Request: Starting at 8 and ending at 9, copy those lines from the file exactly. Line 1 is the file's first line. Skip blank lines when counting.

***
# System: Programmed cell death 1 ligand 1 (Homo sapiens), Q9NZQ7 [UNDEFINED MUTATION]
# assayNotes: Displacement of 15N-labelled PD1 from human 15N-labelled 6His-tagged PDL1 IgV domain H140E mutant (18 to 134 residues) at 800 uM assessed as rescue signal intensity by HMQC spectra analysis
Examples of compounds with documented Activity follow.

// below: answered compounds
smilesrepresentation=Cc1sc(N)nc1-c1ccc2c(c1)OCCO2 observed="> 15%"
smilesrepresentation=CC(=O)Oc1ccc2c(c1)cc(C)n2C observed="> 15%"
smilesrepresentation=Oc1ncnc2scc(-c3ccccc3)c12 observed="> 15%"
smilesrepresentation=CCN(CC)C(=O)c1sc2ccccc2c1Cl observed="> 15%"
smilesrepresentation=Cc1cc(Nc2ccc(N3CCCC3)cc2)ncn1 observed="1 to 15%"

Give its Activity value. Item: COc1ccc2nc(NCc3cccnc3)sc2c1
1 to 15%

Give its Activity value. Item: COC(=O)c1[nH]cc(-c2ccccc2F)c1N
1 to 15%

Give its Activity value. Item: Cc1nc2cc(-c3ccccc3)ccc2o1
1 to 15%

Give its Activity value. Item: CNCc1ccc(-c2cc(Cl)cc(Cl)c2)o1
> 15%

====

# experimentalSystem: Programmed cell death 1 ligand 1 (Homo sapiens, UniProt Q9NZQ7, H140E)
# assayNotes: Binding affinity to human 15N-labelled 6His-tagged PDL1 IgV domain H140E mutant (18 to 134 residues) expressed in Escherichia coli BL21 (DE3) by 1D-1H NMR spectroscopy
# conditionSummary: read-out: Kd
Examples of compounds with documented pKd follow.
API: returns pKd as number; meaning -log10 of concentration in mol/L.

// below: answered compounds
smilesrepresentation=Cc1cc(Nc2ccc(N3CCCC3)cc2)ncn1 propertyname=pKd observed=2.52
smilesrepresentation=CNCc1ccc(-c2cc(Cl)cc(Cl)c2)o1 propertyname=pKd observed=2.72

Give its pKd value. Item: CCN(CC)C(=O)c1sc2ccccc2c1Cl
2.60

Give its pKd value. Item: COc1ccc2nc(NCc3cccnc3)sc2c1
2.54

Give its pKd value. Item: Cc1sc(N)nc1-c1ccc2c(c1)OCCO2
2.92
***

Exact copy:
smilesrepresentation=CCN(CC)C(=O)c1sc2ccccc2c1Cl observed="> 15%"
smilesrepresentation=Cc1cc(Nc2ccc(N3CCCC3)cc2)ncn1 observed="1 to 15%"